Claudia Eidenberg , 9 February 2023


Storing herbs and spices – the right indoor climate

There is a wide variety to choose from and they can be used to pep up any meal. We are talking about dried herbs and spices. But how do I store them correctly to preserve their flavour and quality for as long as possible? What has the indoor climate got to do with it? We answer these and other questions in the article below.

It’s important to store spices and herbs correctly

It’s very important to store herbs and spices correctly for them to keep their flavour and not go stale for as long as possible. If stored properly, they can last for years. So what exactly should I know about storing spices and herbs? You will find the most important tips on any packaging: in a cool, dry place, away from light, in airtight containers. But why are these conditions so important? 

If herbs and spices are exposed to direct sunlight, for example, their ingredients and vitamin content can break down and the herbs and spices can lose their aroma as a result. Also, their colour can fade, leaving them looking unappetising. If the packaging is not airtight, they will quickly lose their flavour and end up looking like dried grass. Or they can absorb other odours. And if too much moisture gets to herbs and spices, they can clump and in the worst case go mouldy. Airtight containers should also be protected against moths and other unwanted vermin.

Prevent contact with moisture when storing herbs and spices

Herbs and spices have hygroscopic properties which means that they absorb and bind the moisture from their surroundings, leading to spices clumping. In order to prevent this, it is very important for them to be stored in a dry and airtight environment.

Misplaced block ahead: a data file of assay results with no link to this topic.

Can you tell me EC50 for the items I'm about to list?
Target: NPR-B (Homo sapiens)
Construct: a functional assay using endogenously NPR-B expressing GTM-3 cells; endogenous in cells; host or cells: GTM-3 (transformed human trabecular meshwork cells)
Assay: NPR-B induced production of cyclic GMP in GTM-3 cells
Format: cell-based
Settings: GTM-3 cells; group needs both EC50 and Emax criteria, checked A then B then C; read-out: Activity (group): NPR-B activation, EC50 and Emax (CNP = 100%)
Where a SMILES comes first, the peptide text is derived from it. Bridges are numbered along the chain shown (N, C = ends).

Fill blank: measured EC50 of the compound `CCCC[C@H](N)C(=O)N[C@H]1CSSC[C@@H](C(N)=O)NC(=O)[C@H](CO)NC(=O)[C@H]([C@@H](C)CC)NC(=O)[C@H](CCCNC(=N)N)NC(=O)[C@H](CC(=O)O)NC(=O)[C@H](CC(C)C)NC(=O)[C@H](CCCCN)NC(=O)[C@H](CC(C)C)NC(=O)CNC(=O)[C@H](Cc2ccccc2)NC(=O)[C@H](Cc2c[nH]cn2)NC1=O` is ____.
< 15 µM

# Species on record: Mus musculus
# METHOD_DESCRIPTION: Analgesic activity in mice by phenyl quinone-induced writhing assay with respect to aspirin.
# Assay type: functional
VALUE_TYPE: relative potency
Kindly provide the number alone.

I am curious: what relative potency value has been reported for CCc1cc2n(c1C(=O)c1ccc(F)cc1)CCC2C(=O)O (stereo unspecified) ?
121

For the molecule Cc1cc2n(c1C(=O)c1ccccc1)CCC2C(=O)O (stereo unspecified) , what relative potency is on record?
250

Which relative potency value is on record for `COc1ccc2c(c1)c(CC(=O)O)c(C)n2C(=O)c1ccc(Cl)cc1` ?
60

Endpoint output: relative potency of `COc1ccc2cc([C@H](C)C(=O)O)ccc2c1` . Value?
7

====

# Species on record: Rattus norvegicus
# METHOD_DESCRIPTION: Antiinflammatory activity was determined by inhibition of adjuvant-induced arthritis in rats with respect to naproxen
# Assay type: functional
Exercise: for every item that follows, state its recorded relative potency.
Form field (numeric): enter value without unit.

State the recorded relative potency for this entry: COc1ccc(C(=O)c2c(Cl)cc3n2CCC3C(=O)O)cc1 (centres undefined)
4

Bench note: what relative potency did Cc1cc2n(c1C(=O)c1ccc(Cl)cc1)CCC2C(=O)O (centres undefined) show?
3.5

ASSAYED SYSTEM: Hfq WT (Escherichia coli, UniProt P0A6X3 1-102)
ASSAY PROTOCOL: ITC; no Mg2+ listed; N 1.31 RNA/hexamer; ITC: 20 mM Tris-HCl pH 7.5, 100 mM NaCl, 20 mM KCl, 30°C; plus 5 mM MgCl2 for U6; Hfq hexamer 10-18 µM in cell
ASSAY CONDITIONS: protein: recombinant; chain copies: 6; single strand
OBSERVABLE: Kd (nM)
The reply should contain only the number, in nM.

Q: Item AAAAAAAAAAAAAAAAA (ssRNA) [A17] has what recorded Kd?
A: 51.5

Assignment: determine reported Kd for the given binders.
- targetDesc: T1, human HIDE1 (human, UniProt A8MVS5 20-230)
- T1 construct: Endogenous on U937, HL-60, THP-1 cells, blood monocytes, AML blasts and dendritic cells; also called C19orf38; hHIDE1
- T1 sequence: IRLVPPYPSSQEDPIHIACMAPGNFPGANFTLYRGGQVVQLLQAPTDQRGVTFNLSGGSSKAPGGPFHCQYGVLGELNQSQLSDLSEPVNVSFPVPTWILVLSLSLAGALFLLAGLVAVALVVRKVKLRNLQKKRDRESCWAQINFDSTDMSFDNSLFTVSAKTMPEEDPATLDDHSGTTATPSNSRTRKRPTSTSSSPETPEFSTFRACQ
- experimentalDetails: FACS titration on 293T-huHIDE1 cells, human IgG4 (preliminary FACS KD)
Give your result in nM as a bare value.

A lot of us store spices in clear glass jars above the hob as most kitchens have a cupboard for spices there. However, this is far from ideal as the rising steam created when cooking exposes the spices to excessive moisture.

It is best to keep your herbs and spices in well-sealed ceramic, aluminium or stainless steel containers which provide excellent protection against external influences. Jars made of dark brown glass are also a good way of storing herbs and spices. If you do not have any of these alternatives to hand, it is important to keep spice containers made of clear glass in a dark place such as a kitchen drawer or cupboard. Refill packs or spices in bags should be put into a sealed container immediately after opening. Dried spices should not be kept in the fridge on account of the high level of moisture.

Also, while cooking, make sure that when you measure out spices, you don’t do it directly over the pot as the steam will make the contents of the container clump. And always use dry cutlery as wet cutlery will introduce moisture into the container and cause spices to clump.

How to keep on top of your spice storage

It is important to monitor the humidity so that your herbs and spices are not exposed to too much or not enough moisture. The right temperature should not be overlooked either. The optimal relative humidity is 40-60% and the optimal room temperature 20 °C which you can monitor quite easily with a hygrometer. These little helpers measure the level of humidity and temperature constantly and show you what your indoor climate is at a glance. Stadler Form hygrometers have a smiley face which shows you when the level of humidity is at the optimal level. 

Still don’t have a hygrometer at home? Click here to find out about our two hygrometer ladies.

If you have questions related to indoor room climate, please get in touch with us. Or subscribe to our newsletter to regularly get informed about current topics regarding indoor climate, experience reports or Stadler Form insights.